Cassegrain and Gregorian Reflector Antenna Modelling with MLFMM LE-PO Hybrid Solvers
Reflector antennas are a well known class of antenna, with a wide variety of applications, incl. satellite communications, radio astronomy and radar. Due to their large physical size and typically high frequency of operation they are as a rule electrically very large. When analyzing such antennas their very large electrical size can be solved with full-wave solvers, but even the very efficient (Multilevel Fast Multipole Method) MLFMM may require large computational resources to solve the problem. FEKO's hybridization of the MLFMM and Large Element-Physical Optics (LE-PO) make it possible to solve such problems efficiently within fairly modest computational resources.
Cassegrain and Gregorian antennas are a typical example of the problems and technology application mentioned here. Such antennas consists of:
- A parabolic main reflector
- A hyperbolic (Cassegrain) or elliptic (Gregorian) sub-reflector
- A horn antenna illuminating the sub-reflector
The sub-reflector pre-shapes the wave front as transmitted by the horn antenna before the main reflector shapes the wave font into a highly focussed main beam.
Antenna Magus was used to design such an antenna for operation at 10 GHz, a typical frequency for both radar and radio astronomy applications. This specific design realized a main reflector of 45λ diameter, sub-reflector of 5.3λ diameter and an axial choke conical horn antenna in offset Gregorian configuration. The total surface area of metallic faces in this model is roughly 1.28m².
Simulation Setup and Computational Resource Requirements
The antenna described above was setup for both MLFMM and hybrid MLFMM-LE-PO solution. This setup allows the comparison of the MLFMM-LE-PO hybrid formulation to the mathematically rigorous MLFMM full wave formulation. The MLFMM is regarded as the benchmark solution in both accuracy and resource requirements.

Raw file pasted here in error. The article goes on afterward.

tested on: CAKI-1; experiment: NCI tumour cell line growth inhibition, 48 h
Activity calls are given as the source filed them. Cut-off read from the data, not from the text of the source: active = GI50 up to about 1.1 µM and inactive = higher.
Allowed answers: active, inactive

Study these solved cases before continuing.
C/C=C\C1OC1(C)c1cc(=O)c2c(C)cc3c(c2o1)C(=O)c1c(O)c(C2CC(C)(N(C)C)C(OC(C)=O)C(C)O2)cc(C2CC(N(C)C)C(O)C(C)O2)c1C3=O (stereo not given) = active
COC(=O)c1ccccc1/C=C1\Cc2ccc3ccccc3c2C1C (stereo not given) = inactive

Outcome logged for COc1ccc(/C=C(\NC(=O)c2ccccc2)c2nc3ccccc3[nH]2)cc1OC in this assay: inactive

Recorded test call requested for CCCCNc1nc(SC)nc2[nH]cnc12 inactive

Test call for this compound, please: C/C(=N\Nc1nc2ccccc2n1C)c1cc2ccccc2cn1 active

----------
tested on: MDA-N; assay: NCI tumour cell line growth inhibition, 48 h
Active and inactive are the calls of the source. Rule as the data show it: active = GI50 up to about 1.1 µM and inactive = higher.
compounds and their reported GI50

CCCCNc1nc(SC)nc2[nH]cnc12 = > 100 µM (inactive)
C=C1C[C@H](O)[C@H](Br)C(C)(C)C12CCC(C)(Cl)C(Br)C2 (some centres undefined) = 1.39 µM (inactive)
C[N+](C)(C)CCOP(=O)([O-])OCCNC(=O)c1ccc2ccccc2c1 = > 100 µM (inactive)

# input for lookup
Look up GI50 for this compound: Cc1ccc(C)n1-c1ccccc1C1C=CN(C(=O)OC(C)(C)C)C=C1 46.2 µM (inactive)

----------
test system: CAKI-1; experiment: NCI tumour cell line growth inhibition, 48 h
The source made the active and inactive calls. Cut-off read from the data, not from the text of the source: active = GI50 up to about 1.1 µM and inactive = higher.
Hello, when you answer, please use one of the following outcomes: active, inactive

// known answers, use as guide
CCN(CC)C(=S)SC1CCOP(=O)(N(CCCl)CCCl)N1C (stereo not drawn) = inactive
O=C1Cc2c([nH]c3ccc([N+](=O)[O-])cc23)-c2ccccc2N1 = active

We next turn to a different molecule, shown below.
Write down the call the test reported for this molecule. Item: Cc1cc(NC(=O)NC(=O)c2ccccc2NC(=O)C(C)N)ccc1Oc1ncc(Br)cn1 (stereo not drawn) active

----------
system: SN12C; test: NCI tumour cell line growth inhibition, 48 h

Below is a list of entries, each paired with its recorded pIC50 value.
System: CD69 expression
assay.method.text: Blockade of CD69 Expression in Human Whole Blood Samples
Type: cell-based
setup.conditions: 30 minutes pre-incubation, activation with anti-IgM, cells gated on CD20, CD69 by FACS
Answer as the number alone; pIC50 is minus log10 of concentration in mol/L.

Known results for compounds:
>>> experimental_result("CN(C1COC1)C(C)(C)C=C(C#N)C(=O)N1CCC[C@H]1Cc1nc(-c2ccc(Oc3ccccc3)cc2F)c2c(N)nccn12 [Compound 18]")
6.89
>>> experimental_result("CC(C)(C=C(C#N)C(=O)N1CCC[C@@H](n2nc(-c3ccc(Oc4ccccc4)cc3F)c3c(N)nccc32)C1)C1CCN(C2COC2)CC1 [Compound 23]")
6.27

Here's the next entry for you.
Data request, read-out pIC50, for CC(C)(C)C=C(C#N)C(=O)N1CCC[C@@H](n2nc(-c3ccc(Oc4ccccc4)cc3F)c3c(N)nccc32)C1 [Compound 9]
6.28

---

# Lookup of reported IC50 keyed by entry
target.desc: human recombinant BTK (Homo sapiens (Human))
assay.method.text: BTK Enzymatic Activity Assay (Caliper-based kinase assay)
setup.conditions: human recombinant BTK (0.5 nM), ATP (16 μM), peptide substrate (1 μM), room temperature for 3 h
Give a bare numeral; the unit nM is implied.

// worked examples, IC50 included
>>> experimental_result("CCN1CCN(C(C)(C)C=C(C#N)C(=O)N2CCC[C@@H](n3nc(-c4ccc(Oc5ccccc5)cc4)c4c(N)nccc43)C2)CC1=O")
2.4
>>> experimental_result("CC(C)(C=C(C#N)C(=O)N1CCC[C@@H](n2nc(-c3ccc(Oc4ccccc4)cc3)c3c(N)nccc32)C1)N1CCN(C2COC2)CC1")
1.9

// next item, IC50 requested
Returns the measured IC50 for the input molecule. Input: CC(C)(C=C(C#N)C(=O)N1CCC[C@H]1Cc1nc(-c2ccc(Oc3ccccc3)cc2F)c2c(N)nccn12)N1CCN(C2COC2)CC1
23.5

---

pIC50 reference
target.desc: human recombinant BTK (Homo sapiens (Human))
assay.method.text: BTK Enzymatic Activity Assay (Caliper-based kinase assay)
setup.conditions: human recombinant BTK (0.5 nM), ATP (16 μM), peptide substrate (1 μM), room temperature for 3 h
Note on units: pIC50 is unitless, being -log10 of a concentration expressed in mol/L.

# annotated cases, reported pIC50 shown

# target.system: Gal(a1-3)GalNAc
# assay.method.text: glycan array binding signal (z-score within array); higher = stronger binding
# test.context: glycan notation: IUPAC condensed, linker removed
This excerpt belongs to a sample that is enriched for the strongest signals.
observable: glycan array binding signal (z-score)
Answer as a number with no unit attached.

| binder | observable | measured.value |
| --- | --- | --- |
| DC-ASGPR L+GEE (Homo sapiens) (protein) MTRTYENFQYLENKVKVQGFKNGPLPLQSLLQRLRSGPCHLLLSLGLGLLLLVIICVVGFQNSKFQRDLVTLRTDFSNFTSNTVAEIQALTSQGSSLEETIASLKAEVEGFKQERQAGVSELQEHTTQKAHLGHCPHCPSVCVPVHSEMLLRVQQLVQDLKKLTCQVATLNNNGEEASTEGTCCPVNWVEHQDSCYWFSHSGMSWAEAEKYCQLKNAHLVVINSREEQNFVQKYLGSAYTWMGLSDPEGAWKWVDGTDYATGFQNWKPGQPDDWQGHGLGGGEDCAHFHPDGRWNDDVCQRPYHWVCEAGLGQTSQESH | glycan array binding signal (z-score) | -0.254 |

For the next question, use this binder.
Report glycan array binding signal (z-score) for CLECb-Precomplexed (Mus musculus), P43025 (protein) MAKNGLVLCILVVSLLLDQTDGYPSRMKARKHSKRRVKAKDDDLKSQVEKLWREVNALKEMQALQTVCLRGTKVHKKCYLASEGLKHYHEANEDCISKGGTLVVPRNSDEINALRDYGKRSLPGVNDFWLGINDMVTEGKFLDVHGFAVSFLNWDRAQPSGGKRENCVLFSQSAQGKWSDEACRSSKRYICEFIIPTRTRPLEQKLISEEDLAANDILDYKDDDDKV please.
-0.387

In the case of the mixed MLFMM-LE-PO simulation the feed horn and hyperbolic sub-reflector was treated with the MLFMM, while the main reflector was treated with LE-PO. The MLFMM region was meshed with a CADFEKO "Coarse" density of 1/8λ, while the LE-PO main reflector was meshed to 1/2λ, which represents the geometry of the face to a high degree of accuracy. The comparative MLFMM only region was also meshed with a CADFEKO "Coarse" density of 1/8λ. The resulting number of metallic edges (unknowns) are summarized below.
|Number of metallic edges in mesh|
The simulation platform for this investigation was a workstation with 2x Quad Core Intel Xeon E5606 CPUs running at 2.13 GHz, supported by 72 GByte RAM. Both simulations were performed using 4 cores in parallel. A summary of simulation resources for the respective simulations is presented below.
|Computational resources used for simulations|
|Model||RAM (GByte)||Run-time (s)|
Note that although the hybrid solution was somewhat slower in this comparison, it uses significantly less memory to solve the problem. The saving in memory puts the solution of such problems firmly within the abilities of standard desktop computers, as opposed to expensive workstations.
The following comparisons for both the H-plane and E-plane pattern cuts demonstrate excellent agreement between the MLFMM reference solution and the hybrid MLFMM-LE-PO solution. The hybrid MLFMM-LE-PO is thus validated as a fully accurate solution, which can very efficiently solve such demanding problems on modest computer resources.
|H-plane comparison of results: MLFMM vs. hybrid MLFMM-LE-PO|
|E-plane comparison of results: MLFMM vs. hybrid MLFMM-LE-PO|